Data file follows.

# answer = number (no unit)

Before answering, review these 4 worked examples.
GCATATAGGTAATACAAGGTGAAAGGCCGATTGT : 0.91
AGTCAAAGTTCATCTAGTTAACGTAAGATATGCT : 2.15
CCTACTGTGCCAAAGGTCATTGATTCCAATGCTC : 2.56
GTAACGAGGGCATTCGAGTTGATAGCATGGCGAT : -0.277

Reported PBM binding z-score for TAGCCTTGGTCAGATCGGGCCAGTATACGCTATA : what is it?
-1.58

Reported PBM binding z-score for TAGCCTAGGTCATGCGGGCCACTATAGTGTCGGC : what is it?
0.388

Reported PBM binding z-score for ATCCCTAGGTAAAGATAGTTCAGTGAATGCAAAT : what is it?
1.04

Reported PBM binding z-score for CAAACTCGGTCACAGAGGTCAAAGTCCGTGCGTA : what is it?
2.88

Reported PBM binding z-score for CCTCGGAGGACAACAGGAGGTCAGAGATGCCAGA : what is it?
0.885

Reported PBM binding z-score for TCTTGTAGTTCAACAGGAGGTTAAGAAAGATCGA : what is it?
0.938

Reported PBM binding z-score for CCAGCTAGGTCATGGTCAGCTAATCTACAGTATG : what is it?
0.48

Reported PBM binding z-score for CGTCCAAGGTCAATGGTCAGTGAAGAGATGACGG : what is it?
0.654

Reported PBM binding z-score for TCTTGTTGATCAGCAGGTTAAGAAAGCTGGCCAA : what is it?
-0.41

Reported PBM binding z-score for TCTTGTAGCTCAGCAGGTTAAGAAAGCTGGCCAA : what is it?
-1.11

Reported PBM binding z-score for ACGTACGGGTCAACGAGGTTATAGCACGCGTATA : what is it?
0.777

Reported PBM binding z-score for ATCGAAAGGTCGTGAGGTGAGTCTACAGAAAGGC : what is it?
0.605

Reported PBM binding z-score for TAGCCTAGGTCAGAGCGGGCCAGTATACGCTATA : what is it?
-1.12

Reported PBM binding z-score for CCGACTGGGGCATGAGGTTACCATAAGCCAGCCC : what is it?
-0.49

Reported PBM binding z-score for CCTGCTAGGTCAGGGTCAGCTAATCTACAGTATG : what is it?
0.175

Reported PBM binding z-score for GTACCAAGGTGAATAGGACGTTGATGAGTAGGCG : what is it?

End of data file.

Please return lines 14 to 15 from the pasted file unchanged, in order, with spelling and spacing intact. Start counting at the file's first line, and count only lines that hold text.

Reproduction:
2.88

Reported PBM binding z-score for CCTCGGAGGACAACAGGAGGTCAGAGATGCCAGA : what is it?